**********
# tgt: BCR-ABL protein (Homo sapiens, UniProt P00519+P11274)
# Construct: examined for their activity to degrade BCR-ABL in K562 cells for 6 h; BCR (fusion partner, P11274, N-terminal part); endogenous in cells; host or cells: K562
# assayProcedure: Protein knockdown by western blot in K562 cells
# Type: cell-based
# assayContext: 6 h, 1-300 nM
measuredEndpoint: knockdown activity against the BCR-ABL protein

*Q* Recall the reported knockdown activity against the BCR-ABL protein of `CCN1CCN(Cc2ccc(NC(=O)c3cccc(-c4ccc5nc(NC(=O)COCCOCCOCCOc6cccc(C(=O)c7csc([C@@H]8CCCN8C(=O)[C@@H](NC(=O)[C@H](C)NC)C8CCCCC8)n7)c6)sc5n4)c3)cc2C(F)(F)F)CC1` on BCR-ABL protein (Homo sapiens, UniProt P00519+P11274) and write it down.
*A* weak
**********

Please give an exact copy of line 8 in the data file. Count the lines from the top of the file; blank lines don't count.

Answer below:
*A* weak